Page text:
Underestimating the Value of Your Failures

A lot of people keep success journals. They write down all the things that they’ve accomplished, as well as the goals they’ve achieved. But this isn’t how success works. Between all of those successes are a lot of failures, or what might better be described as learning experiences, or feedback, or chances to make some adjustments.

I gave a speech to my Toastmasters group about five years ago. It was a really good speech. It was a great story about a lesson I learned from my first sales manager, and it was full of humor, mostly self-deprecating. The audience loved the speech, and they were highly entertained.

When my evaluator stood up to critique my speech, she said, “Anthony, that was a very good speech. I can’t wait to see it the next time after you have rehearsed it.” Those comments felt like a throat punch. But she was right, and she was calling me on a real weakness. Because I had no stage fright, and because I knew I could entertain the audience for seven minutes, I didn’t rehearse the speech.

From that day forward, I have never spoken without having rehearsed the speech. In fact, that year I gave a keynote to just over 2,000 people. I rehearsed the one hour keynote 35 times. I recorded it on audio and listened to it to make adjustments. Then I recorded myself on video and made more adjustments. I gave a much better keynote than I would have had I not rehearsed.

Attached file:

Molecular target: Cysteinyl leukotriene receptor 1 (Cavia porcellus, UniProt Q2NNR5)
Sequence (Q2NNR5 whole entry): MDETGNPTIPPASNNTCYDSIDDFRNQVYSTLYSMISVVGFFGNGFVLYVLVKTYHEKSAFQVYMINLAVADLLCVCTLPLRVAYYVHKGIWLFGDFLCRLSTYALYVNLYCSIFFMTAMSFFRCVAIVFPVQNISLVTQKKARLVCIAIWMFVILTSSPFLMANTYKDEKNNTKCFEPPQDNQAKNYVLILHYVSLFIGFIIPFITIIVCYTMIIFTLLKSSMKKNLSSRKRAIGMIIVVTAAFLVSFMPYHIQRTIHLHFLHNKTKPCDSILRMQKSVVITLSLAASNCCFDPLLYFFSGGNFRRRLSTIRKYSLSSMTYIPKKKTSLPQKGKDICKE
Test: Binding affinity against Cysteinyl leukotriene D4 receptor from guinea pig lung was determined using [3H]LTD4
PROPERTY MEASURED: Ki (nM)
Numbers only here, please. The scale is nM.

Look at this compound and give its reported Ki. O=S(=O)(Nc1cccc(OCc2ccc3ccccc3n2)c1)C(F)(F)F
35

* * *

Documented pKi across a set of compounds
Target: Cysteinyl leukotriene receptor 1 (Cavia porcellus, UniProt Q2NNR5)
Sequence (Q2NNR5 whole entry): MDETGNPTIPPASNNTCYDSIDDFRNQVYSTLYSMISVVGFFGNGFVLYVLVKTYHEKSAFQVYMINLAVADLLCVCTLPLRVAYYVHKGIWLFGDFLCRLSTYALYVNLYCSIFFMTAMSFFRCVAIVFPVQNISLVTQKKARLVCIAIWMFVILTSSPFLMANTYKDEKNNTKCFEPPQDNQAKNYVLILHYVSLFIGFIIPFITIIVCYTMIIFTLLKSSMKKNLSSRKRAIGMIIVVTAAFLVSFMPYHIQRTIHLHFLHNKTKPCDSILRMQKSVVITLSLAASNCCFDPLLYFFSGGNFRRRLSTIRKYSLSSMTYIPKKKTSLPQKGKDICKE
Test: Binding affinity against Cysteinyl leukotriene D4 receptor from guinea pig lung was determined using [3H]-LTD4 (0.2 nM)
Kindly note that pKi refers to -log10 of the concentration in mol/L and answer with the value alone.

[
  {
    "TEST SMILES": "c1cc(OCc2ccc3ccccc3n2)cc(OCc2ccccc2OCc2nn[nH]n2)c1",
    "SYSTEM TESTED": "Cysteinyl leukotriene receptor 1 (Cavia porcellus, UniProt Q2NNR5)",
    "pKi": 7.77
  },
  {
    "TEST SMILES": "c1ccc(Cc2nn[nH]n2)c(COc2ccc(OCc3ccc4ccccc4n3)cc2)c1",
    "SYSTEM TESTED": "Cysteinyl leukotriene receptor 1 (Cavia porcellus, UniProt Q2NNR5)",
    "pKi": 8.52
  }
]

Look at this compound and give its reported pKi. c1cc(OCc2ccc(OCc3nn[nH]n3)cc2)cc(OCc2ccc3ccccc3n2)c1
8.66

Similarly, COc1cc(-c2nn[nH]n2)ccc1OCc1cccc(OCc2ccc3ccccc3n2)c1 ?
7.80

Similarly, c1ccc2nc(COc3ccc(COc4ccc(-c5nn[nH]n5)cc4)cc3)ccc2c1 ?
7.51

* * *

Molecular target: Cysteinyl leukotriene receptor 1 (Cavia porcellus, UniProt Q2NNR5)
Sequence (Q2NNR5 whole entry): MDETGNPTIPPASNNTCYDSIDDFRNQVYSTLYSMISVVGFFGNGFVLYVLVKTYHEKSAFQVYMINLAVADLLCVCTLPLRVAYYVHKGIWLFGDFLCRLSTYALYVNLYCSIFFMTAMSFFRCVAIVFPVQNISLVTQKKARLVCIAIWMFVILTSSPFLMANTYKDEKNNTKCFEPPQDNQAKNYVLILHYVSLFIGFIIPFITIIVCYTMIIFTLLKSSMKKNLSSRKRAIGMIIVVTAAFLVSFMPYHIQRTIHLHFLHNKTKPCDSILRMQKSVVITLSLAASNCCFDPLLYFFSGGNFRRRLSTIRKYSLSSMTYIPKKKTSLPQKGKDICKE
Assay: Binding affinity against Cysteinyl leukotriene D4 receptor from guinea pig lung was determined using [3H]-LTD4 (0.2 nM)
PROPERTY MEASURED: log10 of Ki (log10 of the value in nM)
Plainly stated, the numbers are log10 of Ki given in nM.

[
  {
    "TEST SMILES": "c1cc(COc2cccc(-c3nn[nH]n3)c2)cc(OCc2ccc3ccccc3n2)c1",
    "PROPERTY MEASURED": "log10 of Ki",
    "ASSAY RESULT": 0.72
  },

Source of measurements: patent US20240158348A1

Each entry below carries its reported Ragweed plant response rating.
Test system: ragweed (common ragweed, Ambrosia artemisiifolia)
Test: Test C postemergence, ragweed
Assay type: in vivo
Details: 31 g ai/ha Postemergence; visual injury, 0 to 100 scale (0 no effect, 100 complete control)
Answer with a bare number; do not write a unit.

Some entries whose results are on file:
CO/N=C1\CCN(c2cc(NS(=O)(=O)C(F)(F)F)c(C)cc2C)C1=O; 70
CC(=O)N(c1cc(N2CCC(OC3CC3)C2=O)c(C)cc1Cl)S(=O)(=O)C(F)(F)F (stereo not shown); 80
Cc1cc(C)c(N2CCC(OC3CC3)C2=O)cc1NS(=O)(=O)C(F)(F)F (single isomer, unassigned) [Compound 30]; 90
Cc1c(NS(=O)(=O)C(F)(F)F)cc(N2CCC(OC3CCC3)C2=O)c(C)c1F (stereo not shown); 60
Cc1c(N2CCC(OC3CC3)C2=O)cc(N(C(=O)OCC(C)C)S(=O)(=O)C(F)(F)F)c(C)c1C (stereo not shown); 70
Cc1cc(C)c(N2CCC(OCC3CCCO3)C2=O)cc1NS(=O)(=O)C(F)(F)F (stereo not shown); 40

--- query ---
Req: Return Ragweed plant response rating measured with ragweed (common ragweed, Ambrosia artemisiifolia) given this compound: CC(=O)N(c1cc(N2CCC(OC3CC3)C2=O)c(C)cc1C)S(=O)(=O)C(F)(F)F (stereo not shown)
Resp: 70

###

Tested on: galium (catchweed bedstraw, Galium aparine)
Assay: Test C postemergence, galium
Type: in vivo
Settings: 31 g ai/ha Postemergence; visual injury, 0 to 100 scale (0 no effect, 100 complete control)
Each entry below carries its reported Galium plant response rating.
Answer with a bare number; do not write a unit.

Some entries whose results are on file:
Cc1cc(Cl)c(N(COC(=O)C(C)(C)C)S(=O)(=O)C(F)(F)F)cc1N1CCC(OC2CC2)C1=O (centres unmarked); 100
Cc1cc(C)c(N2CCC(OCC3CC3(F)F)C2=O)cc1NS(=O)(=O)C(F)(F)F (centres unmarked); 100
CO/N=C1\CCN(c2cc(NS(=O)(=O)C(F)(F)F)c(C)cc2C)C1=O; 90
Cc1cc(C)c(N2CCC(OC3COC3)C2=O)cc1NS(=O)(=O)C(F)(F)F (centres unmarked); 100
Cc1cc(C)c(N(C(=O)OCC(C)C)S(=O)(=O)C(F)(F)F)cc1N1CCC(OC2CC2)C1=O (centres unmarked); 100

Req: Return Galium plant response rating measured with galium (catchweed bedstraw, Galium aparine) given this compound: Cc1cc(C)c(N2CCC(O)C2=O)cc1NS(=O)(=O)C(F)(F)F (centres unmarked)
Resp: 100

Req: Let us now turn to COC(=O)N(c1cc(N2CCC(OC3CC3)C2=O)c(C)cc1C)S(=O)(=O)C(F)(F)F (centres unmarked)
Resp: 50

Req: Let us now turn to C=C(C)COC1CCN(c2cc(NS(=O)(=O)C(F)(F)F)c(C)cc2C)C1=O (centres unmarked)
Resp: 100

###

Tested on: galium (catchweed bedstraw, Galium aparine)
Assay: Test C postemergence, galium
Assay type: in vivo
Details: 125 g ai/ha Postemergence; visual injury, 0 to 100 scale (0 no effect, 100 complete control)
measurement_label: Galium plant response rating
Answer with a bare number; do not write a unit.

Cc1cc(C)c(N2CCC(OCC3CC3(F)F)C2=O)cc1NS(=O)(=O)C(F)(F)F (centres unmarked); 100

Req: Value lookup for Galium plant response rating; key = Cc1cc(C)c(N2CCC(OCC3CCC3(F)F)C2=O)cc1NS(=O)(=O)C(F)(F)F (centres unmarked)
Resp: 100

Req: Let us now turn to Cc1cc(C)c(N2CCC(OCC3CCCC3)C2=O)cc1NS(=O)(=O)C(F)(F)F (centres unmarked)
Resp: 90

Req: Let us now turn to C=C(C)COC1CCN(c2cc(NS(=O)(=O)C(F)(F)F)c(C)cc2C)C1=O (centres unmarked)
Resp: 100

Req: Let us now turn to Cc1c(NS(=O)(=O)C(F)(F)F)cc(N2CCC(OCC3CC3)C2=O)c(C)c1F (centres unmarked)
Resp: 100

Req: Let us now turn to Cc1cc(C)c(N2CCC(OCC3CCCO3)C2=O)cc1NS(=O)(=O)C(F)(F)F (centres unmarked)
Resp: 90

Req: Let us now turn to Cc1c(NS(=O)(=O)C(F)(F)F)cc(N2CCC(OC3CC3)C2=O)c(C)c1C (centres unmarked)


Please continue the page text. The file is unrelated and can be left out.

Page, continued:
A small failure taught me what I needed to know to have greater success in the future.

How about the time when I thought a stakeholder in a deal lacked the power to influence the decision? I lost that deal when that stakeholder worked their relationships to award the business to my competitor.

Or what about the time when I left a big meeting believing that the verbal commitment I obtained meant I won the deal only to find out two weeks later that I lost to a competitor who asked for one last bite at the apple.

And there was the relatively long period when I believed that hiring people and paying them well meant that they didn’t need to be managed or led. I was paying to not have to do that. I was wrong, I failed, and I was punished for my mistake.

Your accomplishments give you a sense of pride. But poor “failure” never gets any credit for teaching you what you need to build those successes.

Acknowledging and embracing your failures reminds you of what you have learned and how you finally achieved your successes.

  • What failures have you enjoyed recently? (Yes, enjoyed)
  • What have you learned from your recent failures?
  • How are you applying what you have learned to build future successes?

Want more great articles, insights, and discussions?

Join my weekly Newsletter and subscribe to my weekly podcast, In the Arena.

Filed under: Failure

Anthony Iannarino Head Shot

Follow me on your favorite social networks:

Share this page with your network